Langchen Fan1, Michelle R. Molis2, Lina A. J. Reiss1,2
1 Department of Otolaryngology, Oregon Health & Science University, Oregon, US; 2 National Center for Rehabilitative Auditory Research, VA Portland Health Care System, Oregon, US
Background: Fundamental frequency (F0) is an important cue for speech segregation. Listeners with normal hearing are more likely to correctly identify both vowels of a dichotically-presented pair if the F0s of the two vowels are different; however, they overwhelmingly identify two vowels with the same F0s as a single vowel (i.e., fuse the two vowels) (Reiss & Molis, 2021). A physiologically based model was applied to explore the underlying neural mechanism.
Method: Six subjects with normal hearing participated. First, to obtain individualized vowel identification maps, subjects identified 90 single synthetic vowels with first and second formant values varied evenly across the vowel space. Next, subjects listened to dichotic vowel pairs (selected from four exemplars), and identified the vowel(s) heard. Vowel identification was modeled with a phenomenological auditory nerve (AN) model (Zilany et al., 2014), a relay cochlear nucleus model, and a same-frequency-inhibition-excitation inferior colliculus (IC) model (Carney et al., 2015). AN model output was used to determine whether the F0s of the dichotic vowel pair were the same or different. For the same F0s, the IC responses of the two vowels were averaged to simulate a fused vowel percept and predict a single vowel response. Otherwise, the IC responses of the two vowels were used to predict two separate vowel responses. Template responses were obtained for the 90 vowels used for the vowel identification map. Predicted vowel identification was based on the similarity between those templates and model output (e.g., compare Fig. 1D to Fig. 1A-C).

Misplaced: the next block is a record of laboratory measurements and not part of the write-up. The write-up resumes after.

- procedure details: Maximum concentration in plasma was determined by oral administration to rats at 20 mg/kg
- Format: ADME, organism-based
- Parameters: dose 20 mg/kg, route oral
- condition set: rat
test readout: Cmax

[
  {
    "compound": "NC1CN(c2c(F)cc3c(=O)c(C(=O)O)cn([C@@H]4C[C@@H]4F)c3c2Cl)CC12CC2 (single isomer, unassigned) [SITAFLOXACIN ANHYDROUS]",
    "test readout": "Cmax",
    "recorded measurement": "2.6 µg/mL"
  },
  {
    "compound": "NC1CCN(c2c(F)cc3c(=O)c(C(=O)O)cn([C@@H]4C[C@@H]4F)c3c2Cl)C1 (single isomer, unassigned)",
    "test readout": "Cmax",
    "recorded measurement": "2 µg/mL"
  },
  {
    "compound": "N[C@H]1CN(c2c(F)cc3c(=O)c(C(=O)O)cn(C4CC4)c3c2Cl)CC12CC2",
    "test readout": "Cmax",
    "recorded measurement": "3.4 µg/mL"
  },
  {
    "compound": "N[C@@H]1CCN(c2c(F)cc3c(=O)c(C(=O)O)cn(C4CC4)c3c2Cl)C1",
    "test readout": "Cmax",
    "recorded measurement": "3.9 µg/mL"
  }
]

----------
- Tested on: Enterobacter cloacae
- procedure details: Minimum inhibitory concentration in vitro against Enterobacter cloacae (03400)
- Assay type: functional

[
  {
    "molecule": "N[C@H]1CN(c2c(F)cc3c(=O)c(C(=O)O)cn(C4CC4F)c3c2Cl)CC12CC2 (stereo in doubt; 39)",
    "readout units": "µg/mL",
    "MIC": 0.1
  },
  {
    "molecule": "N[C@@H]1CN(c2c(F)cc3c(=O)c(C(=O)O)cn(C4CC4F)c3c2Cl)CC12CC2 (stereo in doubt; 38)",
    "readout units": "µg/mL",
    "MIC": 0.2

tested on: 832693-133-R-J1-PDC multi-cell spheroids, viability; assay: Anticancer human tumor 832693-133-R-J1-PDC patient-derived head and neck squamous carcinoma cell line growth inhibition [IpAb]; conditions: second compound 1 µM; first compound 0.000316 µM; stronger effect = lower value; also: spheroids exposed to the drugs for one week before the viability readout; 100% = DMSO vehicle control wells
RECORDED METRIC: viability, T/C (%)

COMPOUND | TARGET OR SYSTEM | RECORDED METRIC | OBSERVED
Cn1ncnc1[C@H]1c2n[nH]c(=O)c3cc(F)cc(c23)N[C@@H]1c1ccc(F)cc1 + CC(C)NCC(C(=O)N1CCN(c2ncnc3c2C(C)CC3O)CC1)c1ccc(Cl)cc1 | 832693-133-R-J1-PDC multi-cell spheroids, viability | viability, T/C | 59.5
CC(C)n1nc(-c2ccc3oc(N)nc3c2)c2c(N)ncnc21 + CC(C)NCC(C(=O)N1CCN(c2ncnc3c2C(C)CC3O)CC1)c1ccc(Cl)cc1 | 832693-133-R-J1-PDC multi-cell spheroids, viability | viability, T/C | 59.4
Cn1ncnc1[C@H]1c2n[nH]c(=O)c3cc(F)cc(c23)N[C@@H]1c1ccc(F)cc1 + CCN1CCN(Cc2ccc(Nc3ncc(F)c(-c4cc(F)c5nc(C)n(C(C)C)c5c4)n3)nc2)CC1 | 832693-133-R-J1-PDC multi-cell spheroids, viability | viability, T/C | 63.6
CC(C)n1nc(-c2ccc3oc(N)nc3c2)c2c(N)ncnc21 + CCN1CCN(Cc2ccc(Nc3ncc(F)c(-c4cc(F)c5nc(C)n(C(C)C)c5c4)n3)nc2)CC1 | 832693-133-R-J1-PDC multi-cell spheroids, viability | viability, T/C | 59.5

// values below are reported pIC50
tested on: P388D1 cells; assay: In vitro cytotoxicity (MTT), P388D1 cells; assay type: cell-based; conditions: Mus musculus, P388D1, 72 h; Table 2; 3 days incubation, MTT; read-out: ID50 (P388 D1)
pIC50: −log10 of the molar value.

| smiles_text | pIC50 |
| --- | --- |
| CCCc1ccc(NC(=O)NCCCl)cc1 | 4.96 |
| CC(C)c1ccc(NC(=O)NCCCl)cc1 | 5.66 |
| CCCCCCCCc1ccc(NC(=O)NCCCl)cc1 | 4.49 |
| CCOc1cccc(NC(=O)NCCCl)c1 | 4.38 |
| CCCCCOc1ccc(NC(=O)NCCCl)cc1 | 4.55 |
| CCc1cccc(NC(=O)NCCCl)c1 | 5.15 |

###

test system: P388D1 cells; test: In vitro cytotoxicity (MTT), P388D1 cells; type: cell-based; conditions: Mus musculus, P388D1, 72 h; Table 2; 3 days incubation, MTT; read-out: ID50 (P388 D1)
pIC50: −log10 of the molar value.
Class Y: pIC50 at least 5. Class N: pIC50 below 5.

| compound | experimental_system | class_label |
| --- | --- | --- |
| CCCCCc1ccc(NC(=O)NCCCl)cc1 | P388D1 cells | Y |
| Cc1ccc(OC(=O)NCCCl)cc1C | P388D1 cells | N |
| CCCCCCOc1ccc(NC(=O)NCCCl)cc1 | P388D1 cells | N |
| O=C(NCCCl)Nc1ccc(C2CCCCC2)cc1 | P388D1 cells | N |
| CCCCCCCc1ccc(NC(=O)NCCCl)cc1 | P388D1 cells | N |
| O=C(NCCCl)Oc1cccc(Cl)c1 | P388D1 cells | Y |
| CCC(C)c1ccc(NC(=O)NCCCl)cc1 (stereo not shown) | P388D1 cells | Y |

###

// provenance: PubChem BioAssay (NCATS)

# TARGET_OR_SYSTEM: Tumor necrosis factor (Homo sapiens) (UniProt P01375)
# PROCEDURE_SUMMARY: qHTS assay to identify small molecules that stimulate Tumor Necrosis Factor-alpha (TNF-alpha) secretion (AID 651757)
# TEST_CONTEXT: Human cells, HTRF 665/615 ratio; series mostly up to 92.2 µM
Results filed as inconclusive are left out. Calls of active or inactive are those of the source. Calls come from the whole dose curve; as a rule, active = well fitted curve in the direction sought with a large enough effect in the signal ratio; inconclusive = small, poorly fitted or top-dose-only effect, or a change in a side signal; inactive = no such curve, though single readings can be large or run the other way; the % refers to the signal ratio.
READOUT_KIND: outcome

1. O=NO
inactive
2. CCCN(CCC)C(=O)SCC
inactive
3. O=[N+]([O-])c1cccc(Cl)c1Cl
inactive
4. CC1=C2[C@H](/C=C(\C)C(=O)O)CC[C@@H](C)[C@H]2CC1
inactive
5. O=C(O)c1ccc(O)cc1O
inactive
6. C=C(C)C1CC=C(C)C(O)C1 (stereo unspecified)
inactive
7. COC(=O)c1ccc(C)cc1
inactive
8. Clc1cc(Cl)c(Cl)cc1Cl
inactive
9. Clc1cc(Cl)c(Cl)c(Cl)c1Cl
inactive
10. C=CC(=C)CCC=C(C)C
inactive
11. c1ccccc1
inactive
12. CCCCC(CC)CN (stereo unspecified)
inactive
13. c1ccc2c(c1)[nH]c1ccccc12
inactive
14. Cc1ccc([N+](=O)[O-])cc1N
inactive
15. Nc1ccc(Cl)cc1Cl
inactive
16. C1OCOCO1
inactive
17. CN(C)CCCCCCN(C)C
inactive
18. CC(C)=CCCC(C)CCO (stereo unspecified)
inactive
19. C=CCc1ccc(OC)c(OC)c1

Result: Consistent with previous studies, subjects often fused dichotic vowel pairs with the same F0, but not different F0s. The model predictions for fused vowels were similar to those of human subjects, especially for low F0s.
Conclusion: A physiologically-based model utilizing binaural averaging can simulate some dichotic vowel fusion percepts in human listeners.